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The study of time-course toxic impact of Ni on the thermostability of the soil Arthrobacter oxydans bacterial cell culture

Author:
Sokhadze, Victor M., Namchevadze, Emma N., Kiziria, Eugene N., Tabatadze, Leila V., Lejava, Lia V., Gogichaishvili, Shota M., Tvauri, G., Abuladze, Marina K.
Source:
Annals of Agrarian Science 2017 v.15 no.2 pp. 169-176
ISSN:
1512-1887
Subject:
Arthrobacter, Staphylococcus epidermidis, bacteria, cell culture, culture media, developmental stages, differential scanning calorimetry, heavy metals, melting, nickel, rapid methods, soil, specific heat, stress response, temperature, thermal stability, toxicity, viability
Abstract:
The study aims to analyze the time-dependent development of Ni toxic effect on the bacterial cell culture of Arthrobacter oxydans, supposed to have high potential for heavy metals detoxification. The differential scanning calorimetry (DSC) method was applied for the rapid assessment of toxic impacts on bacterial cells on the basis of the changes of their thermostability. The total melting specific heat of bacterial cells altered in accordance with the growth phases of the culture. We propose to use the bacterial cell culture at the stationary growth phase, characterized by high reproducibility of the melting profile, for rapid and correct detection of the toxic effect. The implementation of the differential scanning calorimetry method to the study of Ni toxic effect demonstrated the concentration and time-dependent development of cell stress response and detected the early initial changes of the thermograms, especially in the temperature region of DNA-protein melting. The major changes of the thermograms have been developed during the first two hour of Ni administration to the growth medium, possibly reflecting the stress-response alterations in gene expression and protein activity. The classical viability assays were not able to determine the toxic effect for the studied bacterial cells at that time point. The similar character of the metal toxic impact on the thermostability of the Staphylococcus epidermidis cell culture had been detected as well, despite the different general melting profile.The obtained data contribute to a better understanding of bacteria-metal interaction and could be applied to the bacteria stress-response studies.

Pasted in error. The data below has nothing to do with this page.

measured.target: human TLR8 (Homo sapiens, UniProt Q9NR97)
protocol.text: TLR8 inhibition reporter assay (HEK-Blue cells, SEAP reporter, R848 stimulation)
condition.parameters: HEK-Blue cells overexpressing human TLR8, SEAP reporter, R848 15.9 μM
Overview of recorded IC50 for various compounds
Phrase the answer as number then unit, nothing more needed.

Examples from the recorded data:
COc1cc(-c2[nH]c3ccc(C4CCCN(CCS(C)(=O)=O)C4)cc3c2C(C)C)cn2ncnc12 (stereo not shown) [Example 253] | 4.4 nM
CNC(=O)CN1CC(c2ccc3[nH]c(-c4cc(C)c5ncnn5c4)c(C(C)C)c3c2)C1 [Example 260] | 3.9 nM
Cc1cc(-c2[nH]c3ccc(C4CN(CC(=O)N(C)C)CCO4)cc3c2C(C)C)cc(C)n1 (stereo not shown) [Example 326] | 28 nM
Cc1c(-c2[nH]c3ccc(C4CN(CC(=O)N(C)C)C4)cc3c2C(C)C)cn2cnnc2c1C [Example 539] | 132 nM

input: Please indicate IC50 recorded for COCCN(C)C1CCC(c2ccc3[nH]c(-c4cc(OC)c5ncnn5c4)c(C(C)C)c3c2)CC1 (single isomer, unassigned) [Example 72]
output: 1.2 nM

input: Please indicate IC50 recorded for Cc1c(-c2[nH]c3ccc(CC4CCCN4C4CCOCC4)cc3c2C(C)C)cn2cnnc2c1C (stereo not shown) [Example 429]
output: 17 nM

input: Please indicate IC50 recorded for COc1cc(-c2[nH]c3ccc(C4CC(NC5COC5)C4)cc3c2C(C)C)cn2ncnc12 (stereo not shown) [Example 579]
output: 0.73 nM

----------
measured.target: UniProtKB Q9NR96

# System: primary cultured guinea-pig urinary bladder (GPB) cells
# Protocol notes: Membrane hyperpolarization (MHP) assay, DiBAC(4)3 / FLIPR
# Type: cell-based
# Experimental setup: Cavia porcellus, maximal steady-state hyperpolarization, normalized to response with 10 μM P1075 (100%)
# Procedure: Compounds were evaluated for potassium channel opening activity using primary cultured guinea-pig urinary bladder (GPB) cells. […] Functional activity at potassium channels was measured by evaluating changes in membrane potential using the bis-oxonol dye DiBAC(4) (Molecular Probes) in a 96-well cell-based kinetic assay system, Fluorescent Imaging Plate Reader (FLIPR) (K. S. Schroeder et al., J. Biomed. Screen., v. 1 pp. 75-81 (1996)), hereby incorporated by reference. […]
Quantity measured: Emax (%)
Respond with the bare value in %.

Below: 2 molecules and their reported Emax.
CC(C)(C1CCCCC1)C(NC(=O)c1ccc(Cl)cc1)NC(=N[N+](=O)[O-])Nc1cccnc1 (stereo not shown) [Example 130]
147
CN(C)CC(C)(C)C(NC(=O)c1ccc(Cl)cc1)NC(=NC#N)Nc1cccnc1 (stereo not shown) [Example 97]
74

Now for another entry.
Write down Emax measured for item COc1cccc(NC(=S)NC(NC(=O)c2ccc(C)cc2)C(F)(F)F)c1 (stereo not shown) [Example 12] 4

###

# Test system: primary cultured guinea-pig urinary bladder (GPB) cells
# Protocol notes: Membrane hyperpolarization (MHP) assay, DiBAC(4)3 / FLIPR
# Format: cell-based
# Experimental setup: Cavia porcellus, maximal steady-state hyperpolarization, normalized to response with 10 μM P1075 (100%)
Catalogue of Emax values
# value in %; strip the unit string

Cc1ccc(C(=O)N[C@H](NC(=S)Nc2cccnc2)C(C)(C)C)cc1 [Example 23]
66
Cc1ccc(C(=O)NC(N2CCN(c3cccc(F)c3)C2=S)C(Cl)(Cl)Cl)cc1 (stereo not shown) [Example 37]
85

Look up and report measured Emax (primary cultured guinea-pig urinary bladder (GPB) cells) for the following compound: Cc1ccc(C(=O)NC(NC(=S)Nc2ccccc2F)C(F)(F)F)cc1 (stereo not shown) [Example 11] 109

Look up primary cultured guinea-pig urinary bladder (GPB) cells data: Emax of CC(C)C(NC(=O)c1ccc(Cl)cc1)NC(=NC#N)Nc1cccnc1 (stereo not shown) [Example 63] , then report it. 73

Agid:
5692981